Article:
It Is Not a Horrible Checkpoint

July 10th, 2007 Posted in Journals, Jenin Region
by: Ash

This morning the streets of the town of Kofor Ra’ai in the district of Jenin were almost empty except for people and families waiting on both sides of the street for transportation. It was a weird situation with no vehicles driving at 11 in the morning but it was obvious that there was a nearby checkpoint blocking cars from passing.

I was traveling for my first day at university in Jenin after a break of three weeks for the summer course, but my trip lasted for three hours which is four times more than a normal day. After thirty minutes waiting side the street, a mini bus arrived and I was lucky to get the last seat at the back. Just few minutes outside the town, an Israeli mobile checkpoint of two jeeps were stopping and checking vehicles in both directions of the road.Finally it was our turn after one hour of waiting! One Israeli soldier motioned to our driver to get closer and told only males to get out of the bus and get our ID cards out. Two soldiers were already occupying a roof of a house by the street; I could only see the barrel of the gun of the soldier from where I was standing.

After five minutes, anther soldier asked us to walk forward and form a line. In an aiming motion, he was pointing his gun at each one of us slowly and one by one. It felt like he was looking for someone to shoot at. The soldier aims at each old man and tells them to go back to the bus. One of the Palestinians who was with us said that, this checkpoint was for students who are traveling to their universities from home after the break.

The same soldier was keeping our IDs on the top of the jeep; he looked at one ID while keeping his gun pointing at us and asked the first Palestinian who was about 19 years old to walk towards him. Immediately, the soldier told the young Palestinian in Arabic to turn around and lift his shirt up. The young Palestinian was detained!

While we were standing there mumbling from the heat, a small yellow taxi jumped over a queue of approximately thirty Palestinian vehicles in order to bring an old sick man through the checkpoint. The two soldiers on the roof of the house yelled loudly at the driver to go back and wait in line. The driver was waving and trying to address to the soldier that he has a sick person. The soldier cursed him in Arabic and told him to move back.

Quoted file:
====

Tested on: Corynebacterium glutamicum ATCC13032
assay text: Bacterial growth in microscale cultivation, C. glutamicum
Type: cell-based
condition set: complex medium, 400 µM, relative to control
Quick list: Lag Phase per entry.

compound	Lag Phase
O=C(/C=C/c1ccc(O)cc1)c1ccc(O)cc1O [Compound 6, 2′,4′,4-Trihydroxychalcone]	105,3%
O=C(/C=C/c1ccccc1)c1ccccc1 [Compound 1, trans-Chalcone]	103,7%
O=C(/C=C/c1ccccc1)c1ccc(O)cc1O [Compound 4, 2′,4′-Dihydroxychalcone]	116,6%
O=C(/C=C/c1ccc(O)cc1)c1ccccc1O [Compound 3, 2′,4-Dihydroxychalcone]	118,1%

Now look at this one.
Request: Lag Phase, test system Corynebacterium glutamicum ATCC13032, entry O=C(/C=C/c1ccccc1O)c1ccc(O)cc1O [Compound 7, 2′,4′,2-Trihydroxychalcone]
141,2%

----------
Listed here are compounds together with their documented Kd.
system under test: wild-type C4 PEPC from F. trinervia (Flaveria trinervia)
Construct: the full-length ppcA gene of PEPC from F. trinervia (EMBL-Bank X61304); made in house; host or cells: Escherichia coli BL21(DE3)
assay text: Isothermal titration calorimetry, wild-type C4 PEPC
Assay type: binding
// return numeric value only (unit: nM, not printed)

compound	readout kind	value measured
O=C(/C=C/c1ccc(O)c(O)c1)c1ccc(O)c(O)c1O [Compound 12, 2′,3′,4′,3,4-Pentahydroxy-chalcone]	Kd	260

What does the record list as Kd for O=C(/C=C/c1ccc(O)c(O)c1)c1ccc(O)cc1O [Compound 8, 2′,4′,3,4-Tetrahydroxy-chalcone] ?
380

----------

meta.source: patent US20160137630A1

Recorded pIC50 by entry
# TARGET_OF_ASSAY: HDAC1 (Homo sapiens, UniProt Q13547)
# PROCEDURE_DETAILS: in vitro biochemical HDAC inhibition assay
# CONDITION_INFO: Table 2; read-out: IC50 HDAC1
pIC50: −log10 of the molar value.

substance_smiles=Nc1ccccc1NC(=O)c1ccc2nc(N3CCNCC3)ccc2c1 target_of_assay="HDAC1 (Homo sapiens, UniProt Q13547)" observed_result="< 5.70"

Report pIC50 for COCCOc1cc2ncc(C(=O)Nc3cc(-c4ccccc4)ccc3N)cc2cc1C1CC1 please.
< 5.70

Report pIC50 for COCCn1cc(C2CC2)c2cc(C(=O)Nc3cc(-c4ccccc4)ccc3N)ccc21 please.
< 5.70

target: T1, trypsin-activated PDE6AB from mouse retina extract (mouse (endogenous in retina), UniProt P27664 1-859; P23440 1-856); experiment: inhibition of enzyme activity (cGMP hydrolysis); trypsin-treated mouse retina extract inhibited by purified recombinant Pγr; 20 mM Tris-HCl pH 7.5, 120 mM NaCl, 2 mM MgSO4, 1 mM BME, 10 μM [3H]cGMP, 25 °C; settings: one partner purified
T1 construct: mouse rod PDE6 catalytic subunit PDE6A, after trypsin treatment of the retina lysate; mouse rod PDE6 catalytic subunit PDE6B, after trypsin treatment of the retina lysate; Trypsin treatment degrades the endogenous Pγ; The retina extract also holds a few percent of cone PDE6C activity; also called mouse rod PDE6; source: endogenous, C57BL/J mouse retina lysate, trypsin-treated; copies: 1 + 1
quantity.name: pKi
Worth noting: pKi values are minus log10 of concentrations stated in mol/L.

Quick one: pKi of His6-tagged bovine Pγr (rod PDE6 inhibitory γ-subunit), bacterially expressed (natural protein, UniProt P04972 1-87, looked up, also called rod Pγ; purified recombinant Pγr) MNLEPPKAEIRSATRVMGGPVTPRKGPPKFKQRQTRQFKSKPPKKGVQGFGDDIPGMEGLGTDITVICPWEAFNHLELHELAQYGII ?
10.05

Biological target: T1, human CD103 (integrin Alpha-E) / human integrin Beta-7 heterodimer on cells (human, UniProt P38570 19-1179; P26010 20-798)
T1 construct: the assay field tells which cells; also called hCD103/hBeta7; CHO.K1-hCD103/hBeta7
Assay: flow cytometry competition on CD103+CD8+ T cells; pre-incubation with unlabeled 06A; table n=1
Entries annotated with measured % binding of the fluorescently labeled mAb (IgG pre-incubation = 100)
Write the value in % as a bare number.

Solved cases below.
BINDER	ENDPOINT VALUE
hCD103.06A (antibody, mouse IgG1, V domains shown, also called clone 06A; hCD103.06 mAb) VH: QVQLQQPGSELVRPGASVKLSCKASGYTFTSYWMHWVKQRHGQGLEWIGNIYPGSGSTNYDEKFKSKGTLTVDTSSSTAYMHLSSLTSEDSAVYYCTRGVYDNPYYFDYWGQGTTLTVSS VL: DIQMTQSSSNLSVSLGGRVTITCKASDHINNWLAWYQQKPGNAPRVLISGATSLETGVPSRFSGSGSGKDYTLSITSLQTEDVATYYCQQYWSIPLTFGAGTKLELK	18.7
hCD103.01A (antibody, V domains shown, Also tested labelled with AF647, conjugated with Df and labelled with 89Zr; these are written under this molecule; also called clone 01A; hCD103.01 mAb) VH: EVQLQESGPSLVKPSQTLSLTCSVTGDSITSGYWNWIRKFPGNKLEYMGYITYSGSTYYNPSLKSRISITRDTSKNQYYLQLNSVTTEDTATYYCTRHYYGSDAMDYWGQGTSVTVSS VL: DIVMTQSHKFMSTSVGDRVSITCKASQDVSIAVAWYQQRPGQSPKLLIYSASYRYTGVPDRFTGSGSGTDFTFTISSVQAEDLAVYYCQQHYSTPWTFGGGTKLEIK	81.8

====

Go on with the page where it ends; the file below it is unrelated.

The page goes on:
A big soldier approached to see what was happening and said in Hebrew to the soldiers on the roof “maybe he has a patient” then he motioned to the driver to go to the checkpoint. Meanwhile, an old woman who was apparently a relative to the sick person was trying to speak to the first soldier. The soldier on the ground behaved like if he was a doctor, checking the old person and asking him questions, it was obvious that the old sick man was unable to move and leaning his head against the person next to him.

The detained Palestinian was released after twenty minutes and interrogated by the same big soldier who checked the patient. The soldier confiscated the boy’s wallet and cigarettes, we all thought that the army was going to arrest him and leave which is an ironic tactic that the IOF (Israeli Occupation Forces) uses at checkpoints to round up random young Palestinians. The soldier gave only 10 shekels and two cigarettes back to the boy and stole the rest. When the boy asked him about the rest of his stuff, the soldier replied that what he gave him is enough for a boy!! Was that soldier asking for more money and cigarettes from the old sick man too?!

After anther twenty minutes, the soldiers asked the driver to get the bus closer to check it with everyone out, including women and children. We were all asked to walk to the checkpoint one by one and get in the bus. As I approached the soldier who was holding our IDs and was apparently the officer in charge I asked in English, “Do you know what you are doing? you should know that this is a horrible checkpoint.”

The soldier looked confused and didn’t hear so I replied “This is a horrible checkpoint!” then got on the bus immediately. After we all were in the bus, the officer came to my window and said “You are not in a position to tell us what we should do at the checkpoint, ok!” the officer didn’t wait and walked away!

In the bus, I was told by the boy that he recognized the soldier who stole his stuff and that most people of Tulkarem city know this soldier as a thief stealing money and gold from homes that the IOF occupies during invasions. The last case that was reported on for robbery done by the IOF was by an old mother of five children in Tulkarem, she last all her gold and money which she has inherited from her dead husband. As the boy was telling me about the horrible things that happened in Tulkarem, how he travels and the crimes of the IOF, he replied to my long silence while listening to him “What do you think of these people?”, “What do you think of this life?!”

SOURCE

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